If you’re an artist or designer, then you understand that color can have a profound effect on your work. As such, experimentation and blending of two or more hues can enable you to expand your horizons and create new shades that would otherwise not exist.
In our quest to get a deeper understanding of colors and how they interact, we wanted to look at blue and pink. What color does pink and blue make? What happens when you mix them?
To fully understand the results, we’re going to take a deep dive and go further into the world of color theory and blending. Join us as we discover the hidden secrets of pink and blue.
Color Theory: Pink and Blue
Before we can look at how these two shades blend together, we first have to see how they exist on their own.
We want to know the elements of these hues so that we can figure out why they react the way that they do. This is where color theory comes into play.
Primary vs. Secondary Colors
If you didn’t know already, blue is considered a primary color, and pink is a secondary one. But what’s the difference?
How do you know which is which?
At its core, primary colors are those that cannot be created by mixing other shades.
They exist in a pure form and cannot be reduced to any different colors. Think about it, how would you create blue? Secondary colors, on the other hand, are the opposite.
They are made by mixing two different shades, which means that you can always figure out what elements are inside. In the case of pink, it’s a mixture of red and white.
In turn, both of those colors are considered primary because they cannot be reduced any further.
So what happens when you mix a primary and a secondary color together?
The result is called a tertiary color.
The name stems from the fact that we’re essentially mixing three different shades, rather than two. Even though pink and blue are the elements being blended, we have to remember that pink is a byproduct of two additional hues.
Usually, because of the abundance of color, those that are considered tertiary are much darker and deeper than primary or secondary shades.
Knowing this, we can already determine that our result of mixing blue and pink is going to be the same.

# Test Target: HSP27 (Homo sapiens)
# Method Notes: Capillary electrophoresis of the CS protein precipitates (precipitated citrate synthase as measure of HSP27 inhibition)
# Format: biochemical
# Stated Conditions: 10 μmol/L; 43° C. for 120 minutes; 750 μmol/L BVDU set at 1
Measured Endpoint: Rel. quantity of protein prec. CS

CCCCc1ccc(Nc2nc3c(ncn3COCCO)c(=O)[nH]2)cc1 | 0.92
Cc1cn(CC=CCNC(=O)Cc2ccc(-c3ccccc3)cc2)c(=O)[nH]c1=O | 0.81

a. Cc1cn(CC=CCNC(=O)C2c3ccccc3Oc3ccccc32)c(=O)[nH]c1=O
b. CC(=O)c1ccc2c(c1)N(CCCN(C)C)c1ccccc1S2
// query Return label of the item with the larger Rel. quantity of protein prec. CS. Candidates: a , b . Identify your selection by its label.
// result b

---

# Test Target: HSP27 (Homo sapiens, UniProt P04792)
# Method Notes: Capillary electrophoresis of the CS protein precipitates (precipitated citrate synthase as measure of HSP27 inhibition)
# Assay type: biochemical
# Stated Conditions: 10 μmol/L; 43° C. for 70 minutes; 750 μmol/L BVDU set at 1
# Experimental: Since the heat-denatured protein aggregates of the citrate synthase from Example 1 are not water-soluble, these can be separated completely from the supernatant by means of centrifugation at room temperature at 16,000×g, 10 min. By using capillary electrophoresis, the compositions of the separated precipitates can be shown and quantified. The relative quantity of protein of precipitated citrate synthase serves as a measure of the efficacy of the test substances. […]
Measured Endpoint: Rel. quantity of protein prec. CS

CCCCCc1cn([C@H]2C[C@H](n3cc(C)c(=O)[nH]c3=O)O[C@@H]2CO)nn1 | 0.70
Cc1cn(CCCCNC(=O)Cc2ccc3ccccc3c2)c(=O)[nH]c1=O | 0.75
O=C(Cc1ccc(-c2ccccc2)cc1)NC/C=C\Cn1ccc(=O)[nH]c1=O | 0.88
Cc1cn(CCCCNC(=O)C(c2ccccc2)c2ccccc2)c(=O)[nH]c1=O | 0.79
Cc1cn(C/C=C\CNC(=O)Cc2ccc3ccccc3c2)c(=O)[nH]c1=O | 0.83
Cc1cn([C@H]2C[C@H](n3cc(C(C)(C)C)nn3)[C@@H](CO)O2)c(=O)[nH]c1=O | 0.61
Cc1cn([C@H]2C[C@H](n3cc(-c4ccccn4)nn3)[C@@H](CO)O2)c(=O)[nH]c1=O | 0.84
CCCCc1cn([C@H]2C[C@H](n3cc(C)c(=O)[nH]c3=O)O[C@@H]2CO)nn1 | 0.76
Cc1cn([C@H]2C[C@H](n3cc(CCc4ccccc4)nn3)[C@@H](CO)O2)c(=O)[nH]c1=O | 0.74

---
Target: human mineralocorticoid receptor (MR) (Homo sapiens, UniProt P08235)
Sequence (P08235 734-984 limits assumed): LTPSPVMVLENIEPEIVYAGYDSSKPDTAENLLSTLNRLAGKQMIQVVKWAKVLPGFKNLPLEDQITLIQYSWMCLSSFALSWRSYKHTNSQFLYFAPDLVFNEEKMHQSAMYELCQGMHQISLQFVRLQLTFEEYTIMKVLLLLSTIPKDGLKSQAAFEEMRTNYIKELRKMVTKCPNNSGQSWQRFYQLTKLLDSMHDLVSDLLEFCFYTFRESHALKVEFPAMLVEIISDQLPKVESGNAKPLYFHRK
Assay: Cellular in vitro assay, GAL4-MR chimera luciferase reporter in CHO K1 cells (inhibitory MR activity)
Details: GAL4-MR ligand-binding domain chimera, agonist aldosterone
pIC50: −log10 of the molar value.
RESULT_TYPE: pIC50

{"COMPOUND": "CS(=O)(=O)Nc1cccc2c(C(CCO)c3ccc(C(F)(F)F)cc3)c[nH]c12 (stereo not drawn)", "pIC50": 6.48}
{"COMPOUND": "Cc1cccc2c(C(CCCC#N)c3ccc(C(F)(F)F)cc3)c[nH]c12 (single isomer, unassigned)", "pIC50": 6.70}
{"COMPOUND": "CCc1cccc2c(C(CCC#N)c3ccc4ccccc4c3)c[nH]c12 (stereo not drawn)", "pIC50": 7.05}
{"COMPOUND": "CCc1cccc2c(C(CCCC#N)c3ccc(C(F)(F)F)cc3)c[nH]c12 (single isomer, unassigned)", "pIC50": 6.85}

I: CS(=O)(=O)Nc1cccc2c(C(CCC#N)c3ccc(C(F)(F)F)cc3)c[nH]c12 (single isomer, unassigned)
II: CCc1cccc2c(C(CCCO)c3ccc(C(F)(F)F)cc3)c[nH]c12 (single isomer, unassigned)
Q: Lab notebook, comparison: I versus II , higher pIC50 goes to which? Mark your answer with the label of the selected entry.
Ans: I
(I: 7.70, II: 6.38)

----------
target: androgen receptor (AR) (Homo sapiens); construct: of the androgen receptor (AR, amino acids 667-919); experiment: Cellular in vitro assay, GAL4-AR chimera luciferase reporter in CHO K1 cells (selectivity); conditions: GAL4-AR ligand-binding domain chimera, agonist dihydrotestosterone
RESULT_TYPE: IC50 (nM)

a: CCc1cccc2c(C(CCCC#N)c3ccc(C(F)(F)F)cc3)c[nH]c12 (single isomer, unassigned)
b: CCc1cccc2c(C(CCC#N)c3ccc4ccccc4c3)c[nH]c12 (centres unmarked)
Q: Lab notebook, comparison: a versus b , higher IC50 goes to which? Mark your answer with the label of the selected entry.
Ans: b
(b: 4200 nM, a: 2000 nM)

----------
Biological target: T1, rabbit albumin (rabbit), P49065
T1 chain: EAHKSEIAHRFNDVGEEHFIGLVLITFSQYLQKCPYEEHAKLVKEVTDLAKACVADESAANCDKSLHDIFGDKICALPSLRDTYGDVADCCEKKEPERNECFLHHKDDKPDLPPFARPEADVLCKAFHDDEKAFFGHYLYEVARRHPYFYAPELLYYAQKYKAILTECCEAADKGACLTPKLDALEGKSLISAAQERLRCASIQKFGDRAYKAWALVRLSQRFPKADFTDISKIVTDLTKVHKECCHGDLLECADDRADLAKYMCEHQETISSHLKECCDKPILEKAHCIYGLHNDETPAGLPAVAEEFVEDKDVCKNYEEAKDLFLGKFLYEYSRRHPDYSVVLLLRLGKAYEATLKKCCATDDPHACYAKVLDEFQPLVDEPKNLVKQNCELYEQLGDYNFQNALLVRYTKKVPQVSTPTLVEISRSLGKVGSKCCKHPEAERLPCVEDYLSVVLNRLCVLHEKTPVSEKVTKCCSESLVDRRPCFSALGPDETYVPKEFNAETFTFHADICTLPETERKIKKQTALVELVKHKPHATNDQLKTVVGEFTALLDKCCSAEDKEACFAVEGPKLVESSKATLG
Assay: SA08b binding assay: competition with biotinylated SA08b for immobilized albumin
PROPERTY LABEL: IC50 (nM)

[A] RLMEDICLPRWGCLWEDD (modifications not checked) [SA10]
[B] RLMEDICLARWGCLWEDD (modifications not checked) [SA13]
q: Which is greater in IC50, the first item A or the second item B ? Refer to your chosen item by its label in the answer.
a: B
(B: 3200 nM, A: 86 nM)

Warm vs. Cool Colors
The other difference between our two elements is that they sit on opposite sides of the color wheel. Warm shades are those that capture the feeling and intensity of warmth, such as fire and sunlight.
As such, orange, red and yellow are perfect examples. Since pink has red as a base, we can also consider it to be a warm shade as well.
Conversely, blue is categorized as a cool color. Think of ice, water, and cold feelings. Other examples of cool hues are green and purple.
When we see these shades, they are more calming, particularly when compared to the vibrancy of those on the other side of the spectrum.
What Color Does Pink and Blue Make?
Now that we know the basics of our two colors, what happens when we mix them? What tertiary shade is created when pink and blue are blended?
The simple answer to this question is purple. However, because of the nature of the color pink, it can vary based on that.
Purple is secondary color itself, as it’s the byproduct of red and blue. However, because there is some white in there from the pink, we are going to get a variety of shades.
On the brighter end of the spectrum, we can see lavender and magenta.
On the darker side, the result could appear to be more plum or mauve. Because there are fundamentally three elements at play here (red, white and blue), you can mix and match to create the right shade for your needs.
Adding some more red to your pink can give it a deeper, maroon-like finish.
Putting blue at the forefront will make it seem like a dark purple, which can add some richness and texture to your piece. We highly encourage you to play around with your hues so that you can get the best results.
Purple in Design
Once you’ve figured out the proper shade, how are you going to use it?
What kind of project are you working on? When thinking about how you can employ your shade of purple, here are some things to remember.
This shade can be utilized in a variety of ways, depending on how light or dark it is. Deep purple connotes things like royalty and class (think Crown Royal), while lighter shades can remind us of nature (lilacs and other flowers).
Purple can also straddle the line between warm and cool. Because it’s created with both shades, you can add more of one or the other to push it to one side. This makes purple a versatile and vibrant color that will add authenticity and style to your next project.
Thanks for joining us today and we hope that you use this information well. When it comes to what color does pink and blue make, we want you to explore and push the boundaries of what’s possible.